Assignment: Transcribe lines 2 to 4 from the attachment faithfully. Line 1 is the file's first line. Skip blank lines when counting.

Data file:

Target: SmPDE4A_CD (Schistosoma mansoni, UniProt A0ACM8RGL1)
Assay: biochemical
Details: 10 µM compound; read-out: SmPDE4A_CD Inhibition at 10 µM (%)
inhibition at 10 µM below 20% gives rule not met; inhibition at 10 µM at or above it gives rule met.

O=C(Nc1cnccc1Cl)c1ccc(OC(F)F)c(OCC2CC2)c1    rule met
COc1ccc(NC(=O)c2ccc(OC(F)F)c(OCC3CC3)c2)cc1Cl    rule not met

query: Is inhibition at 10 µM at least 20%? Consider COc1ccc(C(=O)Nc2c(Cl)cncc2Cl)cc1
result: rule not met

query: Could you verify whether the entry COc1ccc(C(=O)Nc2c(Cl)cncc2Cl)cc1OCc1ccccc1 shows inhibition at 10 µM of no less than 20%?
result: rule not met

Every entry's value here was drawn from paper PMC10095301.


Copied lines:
Assay: biochemical
Details: 10 µM compound; read-out: SmPDE4A_CD Inhibition at 10 µM (%)
inhibition at 10 µM below 20% gives rule not met; inhibition at 10 µM at or above it gives rule met.